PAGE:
• If the blood sugar level is severely lowered, e.g. due to overdosing of blood sugar-lowering medication: Cravings, especially for sugar, restlessness, cold sweats and a fast heartbeat.

When to the doctor

In the next few days with the complaints mentioned

Immediately in the event of apathy, drowsiness or other signs of metabolic imbalance.

The illness

Blood sugar and glucose. Glucose ([Grape] sugar) is our main source of energy and is mainly obtained through the digestion of carbohydrates from food. Is it the smallest unit of carbohydrates, i.e. glucose molecules that are transported by the blood and z. B. are required for metabolic processes, so one speaks of Blood sugar.

Glucose in the form of blood sugar is transported through the blood to all body cells in order to supply them with the necessary energy. If there is more blood sugar available than is required by the cells, the excess blood sugar in the form of glucose is mainly stored in the liver (glycogen) and in adipose tissue as an energy reserve. If necessary, the supply is then evenly released back into the blood.

Insulin. A kind of “lock keeper” is required so that blood sugar can get inside the cell. This is the metabolic hormone Insulin, which enables blood sugar to pass from the bloodstream into the cell interior. At the same time, insulin inhibits the breakdown of glucose stores in the liver. Both effects cause the blood sugar level to drop.

Insulin is used by the Beta cells (B cells, ß cells) are formed, cell groups within the islets of Langerhans in the pancreas (structure of the pancreas). The insulin release is triggered by an oversupply of blood sugar (glucose in the blood) - a process that starts regularly 30 minutes after a meal, especially when carbohydrates such as cane, grape and / or malt sugar (all consist of sugar molecules, i.e. glucose) were eaten.

If the feedback between the release of insulin and the supply of blood sugar works smoothly, the amount of blood sugar (glucose in the blood) fluctuates only very slightly. If the beta cells no longer produce enough or no insulin at all, or if the insulin released does not work properly, the blood sugar level rises (hypoglycaemia). At the same time, however, the body's cells lack glucose as an energy supplier.

Limits of the blood sugar level (all data in mg / dl): Below a value of 60 there is hypoglycaemia, above 140 it is known as hyperglycaemia. The kidney threshold is exceeded from a blood sugar concentration of 180, which means that the kidney is no longer able to absorb the sugar (glucose) released into the urine and return it to the blood. As a result, glucose is found in the urine (glucosuria). Glucosuria is detected by a simple test with urine test strips.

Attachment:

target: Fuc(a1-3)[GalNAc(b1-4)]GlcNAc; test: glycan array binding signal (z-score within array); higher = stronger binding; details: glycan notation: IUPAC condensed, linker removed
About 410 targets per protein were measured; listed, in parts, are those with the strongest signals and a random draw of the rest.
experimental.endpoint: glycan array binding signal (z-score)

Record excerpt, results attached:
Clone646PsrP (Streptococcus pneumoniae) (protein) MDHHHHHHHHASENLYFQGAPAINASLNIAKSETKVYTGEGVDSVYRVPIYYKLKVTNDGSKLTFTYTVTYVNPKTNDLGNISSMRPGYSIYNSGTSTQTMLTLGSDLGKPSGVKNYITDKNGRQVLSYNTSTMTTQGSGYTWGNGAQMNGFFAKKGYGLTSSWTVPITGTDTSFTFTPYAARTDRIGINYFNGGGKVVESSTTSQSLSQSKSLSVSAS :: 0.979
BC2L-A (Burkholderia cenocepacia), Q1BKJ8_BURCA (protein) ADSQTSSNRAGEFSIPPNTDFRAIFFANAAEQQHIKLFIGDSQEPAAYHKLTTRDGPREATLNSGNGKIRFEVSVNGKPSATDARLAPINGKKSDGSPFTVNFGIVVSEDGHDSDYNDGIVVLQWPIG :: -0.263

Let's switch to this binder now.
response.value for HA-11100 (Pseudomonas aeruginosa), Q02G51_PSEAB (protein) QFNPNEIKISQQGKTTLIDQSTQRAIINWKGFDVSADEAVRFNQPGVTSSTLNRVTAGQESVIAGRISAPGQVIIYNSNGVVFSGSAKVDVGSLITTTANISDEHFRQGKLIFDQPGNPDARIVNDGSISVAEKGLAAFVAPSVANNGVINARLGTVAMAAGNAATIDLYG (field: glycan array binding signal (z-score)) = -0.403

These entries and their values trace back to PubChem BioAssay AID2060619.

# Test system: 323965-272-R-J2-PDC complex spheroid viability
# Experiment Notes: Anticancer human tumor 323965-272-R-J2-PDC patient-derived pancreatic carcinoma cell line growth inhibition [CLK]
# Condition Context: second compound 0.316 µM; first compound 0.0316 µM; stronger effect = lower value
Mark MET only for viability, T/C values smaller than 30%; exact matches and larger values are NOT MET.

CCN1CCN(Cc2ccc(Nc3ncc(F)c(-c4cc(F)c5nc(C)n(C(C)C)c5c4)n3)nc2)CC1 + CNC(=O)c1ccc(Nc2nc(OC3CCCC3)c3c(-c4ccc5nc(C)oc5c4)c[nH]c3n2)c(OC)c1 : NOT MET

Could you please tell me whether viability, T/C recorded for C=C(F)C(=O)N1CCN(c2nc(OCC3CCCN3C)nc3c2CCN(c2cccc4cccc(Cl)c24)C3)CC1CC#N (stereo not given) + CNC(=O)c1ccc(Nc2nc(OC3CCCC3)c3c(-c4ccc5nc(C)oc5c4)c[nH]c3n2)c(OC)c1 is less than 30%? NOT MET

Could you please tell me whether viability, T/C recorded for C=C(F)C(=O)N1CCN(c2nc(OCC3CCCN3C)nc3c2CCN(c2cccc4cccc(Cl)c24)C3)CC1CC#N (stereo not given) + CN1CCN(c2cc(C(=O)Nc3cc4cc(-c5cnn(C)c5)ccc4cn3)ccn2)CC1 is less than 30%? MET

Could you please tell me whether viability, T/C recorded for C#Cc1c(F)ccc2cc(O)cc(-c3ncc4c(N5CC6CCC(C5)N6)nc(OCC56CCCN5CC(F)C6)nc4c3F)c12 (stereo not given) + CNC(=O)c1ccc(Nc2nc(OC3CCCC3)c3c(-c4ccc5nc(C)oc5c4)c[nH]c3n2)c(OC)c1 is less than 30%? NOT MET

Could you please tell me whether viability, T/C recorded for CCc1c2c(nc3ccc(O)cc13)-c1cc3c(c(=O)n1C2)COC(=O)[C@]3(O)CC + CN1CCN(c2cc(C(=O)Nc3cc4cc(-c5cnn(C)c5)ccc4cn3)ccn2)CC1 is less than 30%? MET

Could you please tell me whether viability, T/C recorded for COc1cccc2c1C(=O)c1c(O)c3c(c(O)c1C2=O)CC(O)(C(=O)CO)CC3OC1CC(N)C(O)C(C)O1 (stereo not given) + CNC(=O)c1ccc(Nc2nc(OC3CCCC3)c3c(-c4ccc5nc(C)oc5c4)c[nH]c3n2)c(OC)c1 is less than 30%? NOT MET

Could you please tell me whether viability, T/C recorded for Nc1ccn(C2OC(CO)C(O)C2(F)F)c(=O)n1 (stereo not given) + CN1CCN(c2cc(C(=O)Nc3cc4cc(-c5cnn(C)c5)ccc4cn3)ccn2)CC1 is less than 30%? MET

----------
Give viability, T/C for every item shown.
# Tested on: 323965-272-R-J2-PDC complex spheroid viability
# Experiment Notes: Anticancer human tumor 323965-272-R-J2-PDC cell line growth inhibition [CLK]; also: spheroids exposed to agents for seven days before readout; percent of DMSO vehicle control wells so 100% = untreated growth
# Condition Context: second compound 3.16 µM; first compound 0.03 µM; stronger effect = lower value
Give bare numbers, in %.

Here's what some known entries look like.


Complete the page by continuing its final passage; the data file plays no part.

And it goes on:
www.salevent.de, Michael Amarotico, Munich

Effects of hypoglycaemia. If the blood sugar level remains significantly increased (> 180 mg / dl), the kidneys can no longer return the sugar (glucose) from the primary urine to the blood. The result is glucose excretion with the urine (Glucosuria), which also causes an increased amount of urine (polyuria). Although those affected drink a lot (polydipsia, pathologically increased thirst) to compensate for the loss of fluid, typical symptoms of dehydration (desiccosis) such as wrinkled, cold, dry skin and a rough, dry tongue occur. There is also a risk of visual disturbances as a result of the loss of fluid in the lens and eyeball. At some point the brain also restricts its service - and life-threatening clouding of consciousness up to a diabetic coma are the result.

Much more dramatic than the short-term, however, are the long-term effects of an increased blood sugar level: Diabetes accelerates all processes of arteriosclerosis like a turbo charger with serious consequences such as visual disturbances, blindness and kidney failure. This damage threatens all diabetics - particularly at risk are diabetics whose blood sugar level is poorly controlled, who suffer from other metabolic diseases or who smoke. The disease has also been shown to increase the risk of several cancers - the most common of which are pancreatic cancer and liver cell cancer.

Absolute insulin deficiency in type 1 diabetes. In type 1 diabetes, the insulin-producing beta cells are destroyed, which quickly leads to an absolute insulin deficiency. The cause is an autoimmune reaction in which the immune system forms antibodies against the beta cells that are incorrectly recognized as "foreign bodies". Why the immune system is directed against the body's own structures has not yet been definitively clarified. Most likely, environmental factors and, here, probably virus infections - based on a hereditary predisposition - trigger the disease. How quickly the destruction of the beta cells leads to the complete cessation of insulin production varies from patient to patient: In general, there is still some residual function at first, but sooner or later all beta cells perish and the body's own insulin has to be supplied from outside for life Insulin to be replaced. A lowered insulin value in the stimulation test (oGTT) can indicate type 1 prediabetes even before the onset of type 1 diabetes. In the meantime, risk groups can also be identified using a genetic test on newborns.